The lawyer representing a former mob boss wants to take a jury on a morbid field trip.
As the murder trial of Francis “Cadillac Frank” Salemme looms at federal court in Boston, Salemme’s attorney, Steven Boozang, filed a “motion for jury view” on Friday asking the court to bring a potential jury on a tour of two venues central to the case.
If approved, the jury would take a bus ride from South Boston to 715 Branch Ave. in Providence, the location of a mill building where investigators say the victim of a 1993 gangland slaying, Steven DiSarro, was buried.
“A view of the above locations will assist the trial jury to properly evaluate the testimony of … witnesses far more effectively than a presentation and display of photographs of the two locations,” Boozang wrote.
Boozang also asked that the jury be permitted to tour the former Sharon, Massachusetts, home of Salemme where prosecutors claim DiSarro was strangled to death. DiSarro, a Boston nightclub owner, was 43 years old when he went missing; his body was not unearthed until March 2016. The discovery led to the arrest of Salemme, who was charged with murder of a witness.
DiSarro managed South Boston nightclub The Channel at the time of his death, and prosecutors have previously said he disappeared after the club became the focus of a criminal probe by the FBI.
The filing also reveals which individuals Salemme’s legal team anticipates will testify at trial for prosecutors, including Stephen “The Rifleman” Flemmi, the former underworld colleague of James “Whitey” Bulger. Prosecutors have said Flemmi claims to have walked into Salemme’s Sharon home during the murder.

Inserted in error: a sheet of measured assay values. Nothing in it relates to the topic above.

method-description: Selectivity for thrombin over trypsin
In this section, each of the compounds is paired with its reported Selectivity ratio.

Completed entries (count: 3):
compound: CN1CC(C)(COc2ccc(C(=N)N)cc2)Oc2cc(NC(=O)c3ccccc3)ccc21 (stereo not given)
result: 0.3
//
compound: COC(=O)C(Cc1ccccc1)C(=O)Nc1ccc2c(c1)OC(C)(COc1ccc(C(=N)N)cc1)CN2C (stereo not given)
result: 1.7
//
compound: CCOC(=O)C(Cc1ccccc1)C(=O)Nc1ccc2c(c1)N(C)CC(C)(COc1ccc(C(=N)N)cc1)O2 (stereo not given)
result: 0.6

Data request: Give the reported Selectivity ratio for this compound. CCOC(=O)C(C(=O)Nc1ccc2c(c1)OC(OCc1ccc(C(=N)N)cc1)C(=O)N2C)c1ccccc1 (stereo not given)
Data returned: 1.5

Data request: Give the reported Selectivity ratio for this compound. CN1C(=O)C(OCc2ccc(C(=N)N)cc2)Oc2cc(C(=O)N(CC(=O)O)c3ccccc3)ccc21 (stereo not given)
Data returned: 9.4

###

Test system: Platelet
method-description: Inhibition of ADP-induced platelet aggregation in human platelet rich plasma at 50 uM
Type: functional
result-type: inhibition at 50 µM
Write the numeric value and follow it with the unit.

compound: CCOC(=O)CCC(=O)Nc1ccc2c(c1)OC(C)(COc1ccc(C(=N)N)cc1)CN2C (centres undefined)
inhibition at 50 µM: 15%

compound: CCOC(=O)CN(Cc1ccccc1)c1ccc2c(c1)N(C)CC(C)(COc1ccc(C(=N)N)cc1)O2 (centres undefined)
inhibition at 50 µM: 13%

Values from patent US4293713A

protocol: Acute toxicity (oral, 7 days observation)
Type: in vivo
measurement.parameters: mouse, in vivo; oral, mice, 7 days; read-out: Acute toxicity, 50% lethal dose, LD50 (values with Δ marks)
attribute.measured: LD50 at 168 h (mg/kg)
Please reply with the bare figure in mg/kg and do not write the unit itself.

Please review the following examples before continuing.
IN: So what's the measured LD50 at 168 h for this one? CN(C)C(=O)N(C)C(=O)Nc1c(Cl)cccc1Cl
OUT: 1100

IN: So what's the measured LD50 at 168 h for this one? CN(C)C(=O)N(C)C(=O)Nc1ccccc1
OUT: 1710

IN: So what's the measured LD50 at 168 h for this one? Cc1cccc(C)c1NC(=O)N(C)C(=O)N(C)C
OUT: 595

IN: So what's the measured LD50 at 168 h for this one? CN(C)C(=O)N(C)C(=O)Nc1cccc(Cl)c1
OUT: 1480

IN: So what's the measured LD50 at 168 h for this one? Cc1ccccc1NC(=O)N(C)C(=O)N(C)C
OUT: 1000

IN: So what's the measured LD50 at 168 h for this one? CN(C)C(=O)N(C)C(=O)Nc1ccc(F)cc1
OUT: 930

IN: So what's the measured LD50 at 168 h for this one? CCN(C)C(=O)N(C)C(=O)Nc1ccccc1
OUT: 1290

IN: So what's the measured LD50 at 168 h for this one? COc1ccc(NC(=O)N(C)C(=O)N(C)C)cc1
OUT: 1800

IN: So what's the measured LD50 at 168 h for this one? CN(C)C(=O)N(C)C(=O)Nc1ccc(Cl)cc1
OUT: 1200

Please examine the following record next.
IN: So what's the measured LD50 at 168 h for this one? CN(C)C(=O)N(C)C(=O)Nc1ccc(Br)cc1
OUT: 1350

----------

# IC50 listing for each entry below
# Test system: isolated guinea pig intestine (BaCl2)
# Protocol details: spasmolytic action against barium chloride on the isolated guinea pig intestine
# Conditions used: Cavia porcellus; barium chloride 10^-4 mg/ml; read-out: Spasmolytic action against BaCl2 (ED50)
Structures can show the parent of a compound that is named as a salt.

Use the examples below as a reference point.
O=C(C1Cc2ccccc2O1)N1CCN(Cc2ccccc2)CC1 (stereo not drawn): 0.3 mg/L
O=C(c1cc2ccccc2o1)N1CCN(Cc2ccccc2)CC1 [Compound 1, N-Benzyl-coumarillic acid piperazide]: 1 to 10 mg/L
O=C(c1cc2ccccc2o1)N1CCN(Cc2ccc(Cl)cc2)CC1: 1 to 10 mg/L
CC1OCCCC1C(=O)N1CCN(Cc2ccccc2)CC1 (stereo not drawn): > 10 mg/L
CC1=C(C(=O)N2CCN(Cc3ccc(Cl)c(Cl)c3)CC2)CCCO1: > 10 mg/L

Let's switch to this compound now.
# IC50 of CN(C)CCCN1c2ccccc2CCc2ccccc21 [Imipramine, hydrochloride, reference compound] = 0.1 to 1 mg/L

Investigators said Salemme was there as his son, Frank Salemme Jr., strangled DiSarro while another man, Paul Weadick, held the victim’s legs. Salemme’s son died in 1995 of natural causes, while Weadick is a co-defendant in the murder trial.
As Target 12 previously reported, longtime Rhode Island mob capo Robert “Bobby” DeLuca is expected to testify at the trial. He has already pleaded guilty to charges that he lied to the FBI about what he knew of the DiSarro murder and is behind bars in Massachusetts ahead of the trial.
Boozang’s court filing shows attorneys also expect DeLuca’s brother, Joseph DeLuca, of North Providence, to testify. In court paperwork, prosecutors claim the DeLuca brothers retrieved DiSarro’s body in 1993 from the trunk of a car driven by Salemme, and then brought it to the Branch Avenue mill building where he was buried.
Joseph DeLuca has been granted immunity from prosecution, according to court documents.
Another name on the potential witness list is William Ricci, who used to own the mill building and is an associate of Robert DeLuca.
The search for DiSarro’s body was reignited three weeks after Ricci was ensnared in a federal sting on an illegal marijuana grow operation inside his mill building. Under a plea agreement with prosecutors, Ricci received a light sentence – just three years of probation for a drug conspiracy and gun possession charges.
Ricci’s lawyer has not responded to questions about his cooperation with prosecutors.
Both Weadick and Salemme have pleaded not guilty. Jury selection is scheduled for April 23.